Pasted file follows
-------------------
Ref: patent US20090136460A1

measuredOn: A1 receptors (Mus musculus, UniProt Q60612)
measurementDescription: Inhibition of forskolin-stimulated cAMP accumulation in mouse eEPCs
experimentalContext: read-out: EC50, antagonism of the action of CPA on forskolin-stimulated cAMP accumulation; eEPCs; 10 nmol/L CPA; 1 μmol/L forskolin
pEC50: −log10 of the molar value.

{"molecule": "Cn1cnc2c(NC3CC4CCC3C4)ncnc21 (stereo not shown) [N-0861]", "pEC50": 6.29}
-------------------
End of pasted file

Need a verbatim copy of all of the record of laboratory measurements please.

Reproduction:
Ref: patent US20090136460A1

measuredOn: A1 receptors (Mus musculus, UniProt Q60612)
measurementDescription: Inhibition of forskolin-stimulated cAMP accumulation in mouse eEPCs
experimentalContext: read-out: EC50, antagonism of the action of CPA on forskolin-stimulated cAMP accumulation; eEPCs; 10 nmol/L CPA; 1 μmol/L forskolin
pEC50: −log10 of the molar value.

{"molecule": "Cn1cnc2c(NC3CC4CCC3C4)ncnc21 (stereo not shown) [N-0861]", "pEC50": 6.29}